From James Anderson (of Scotland)
Edinburgh [Scotland] 3d Novr 1792
I had the honour to receive your obliging favour of the 20th June last some time ago—since which time I have had no opportunities of sending any parcels from hence, which is the reason I have not sooner acknowledged that favour—I am highly flattered with the kind reception you have given to my little work The Bee the 7th, 8th, 9th—10th & 11th Volumes of which will accompany this. The former volumes were sent by the way of New york, to the care of Mr Samuel Campbell bookseller there, and I hope have come safe to hand[.]1 Along with these I send a copy of the pamphlet on wool, which had been formerly mis sent, and have the satisfaction of assuring you that the reasoning in that pamphlet has been fully confirmed by our experience since it was published2—In consequence of selecting fine breeds of sheep we have been able to make broad cloth of the first quality entirely of our own wool—tho’ it has been certain that for many years past it has been made altogether of Spanish wool without the smallest admixture of our own. The wool of this year is still finer than the last—And there can be no doubt, that with proper attention we shall be able to have finer wool than any that hath hitherto been brought to market in Europe.
I make no apology for stating these matters to you As I know your wishes for the prosperity of nations is not confined to one—I shall equally rejoice at hearing of the happiness and prosperity of America as of Britain. Indeed my sole aim in the little work I have attempted is to promote a friendly intercourse among all nations, and to augment the welfare of mankind, without any exception, as much as is in my power. Were my abilities equal to my inclination, this would be conspicuous in every page of the book—I hope you will find if ever you should honour any part of it with a reading that this is its general tendency.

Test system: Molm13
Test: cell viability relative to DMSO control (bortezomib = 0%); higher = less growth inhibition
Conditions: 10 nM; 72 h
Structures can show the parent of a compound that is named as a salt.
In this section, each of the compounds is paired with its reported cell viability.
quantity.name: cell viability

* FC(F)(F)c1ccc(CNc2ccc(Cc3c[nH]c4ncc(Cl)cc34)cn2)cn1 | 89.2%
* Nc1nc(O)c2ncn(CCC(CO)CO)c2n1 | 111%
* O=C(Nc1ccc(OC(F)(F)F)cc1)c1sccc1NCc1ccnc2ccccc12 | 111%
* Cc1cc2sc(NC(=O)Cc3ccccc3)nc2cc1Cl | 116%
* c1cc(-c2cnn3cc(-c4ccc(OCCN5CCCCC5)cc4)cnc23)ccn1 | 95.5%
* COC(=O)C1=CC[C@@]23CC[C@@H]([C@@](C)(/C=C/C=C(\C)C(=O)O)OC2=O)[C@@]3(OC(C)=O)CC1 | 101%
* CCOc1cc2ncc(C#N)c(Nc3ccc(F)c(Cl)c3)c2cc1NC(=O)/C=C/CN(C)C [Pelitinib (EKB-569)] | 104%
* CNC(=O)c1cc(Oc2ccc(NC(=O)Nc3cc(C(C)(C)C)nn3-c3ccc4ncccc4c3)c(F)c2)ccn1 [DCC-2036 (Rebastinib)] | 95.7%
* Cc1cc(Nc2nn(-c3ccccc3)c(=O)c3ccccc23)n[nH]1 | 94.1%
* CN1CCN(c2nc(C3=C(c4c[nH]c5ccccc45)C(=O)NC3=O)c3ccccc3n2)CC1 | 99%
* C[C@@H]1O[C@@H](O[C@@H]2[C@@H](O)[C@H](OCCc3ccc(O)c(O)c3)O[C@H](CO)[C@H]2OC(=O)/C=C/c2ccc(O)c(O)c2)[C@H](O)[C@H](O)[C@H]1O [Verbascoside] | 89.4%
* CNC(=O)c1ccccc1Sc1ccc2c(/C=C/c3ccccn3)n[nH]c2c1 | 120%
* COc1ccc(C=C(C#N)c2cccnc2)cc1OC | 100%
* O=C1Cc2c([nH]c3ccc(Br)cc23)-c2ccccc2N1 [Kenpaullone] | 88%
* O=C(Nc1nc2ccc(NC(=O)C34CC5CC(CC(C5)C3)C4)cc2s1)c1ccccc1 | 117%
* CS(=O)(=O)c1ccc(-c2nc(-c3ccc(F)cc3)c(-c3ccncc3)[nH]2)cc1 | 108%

We are distracted in this country at present by an excess of prosperity. From the imperfection of human nature this can in no case be born—and some wild spirits, under the pretexts of promoting, freedom, are, I am afraid preparing the seeds of slavery—I hope I shall not live to see the time, but without some reverse of fortune it will approach. I observe by the gazette of the united states that on your side of the Atlantic sensible people are not without the same apprehensions.3 That these evils may be averted, and that your valuable life may be long preserved for a blessing to that country is the sincere prayer of Sir Your most obedient and Most Hue Servt
I am not able to send any articles of importance respecting agriculture by this packet—Indeed I have rather avoided entering on that subject, tho’ it has been my favourite pursuit all my life, fearing it might prove disagreeable to many of my readers—Dr Coventry, professor of Agriculture here, and myself—have it in contemplation to begin a small periodical work calculated to promote enquiries on that important subject alone—but we have not yet finally determined upon it.4
1. GW had received volumes 1 to 6 of the Bee, or Literary Weekly Intelligencer in June (see GW to the Earl of Buchan and James Anderson, both 20 June 1792). GW received volumes 7 to 11 on 18 April 1793 (see GW to the Earl of Buchan, 22 April 1793).
2. Anderson sent John Sinclair’s Address to the Society for the Improvement of British Wool, of which three separate editions were published in Edinburgh, London, and Dublin, respectively, in 1791.
3. Anderson is referring to the Gazette of the United States, which was published in Philadelphia by John Fenno.
4. No subsequent publication on agriculture by Anderson in collaboration with Andrew Coventry (1764–1832) has been identified.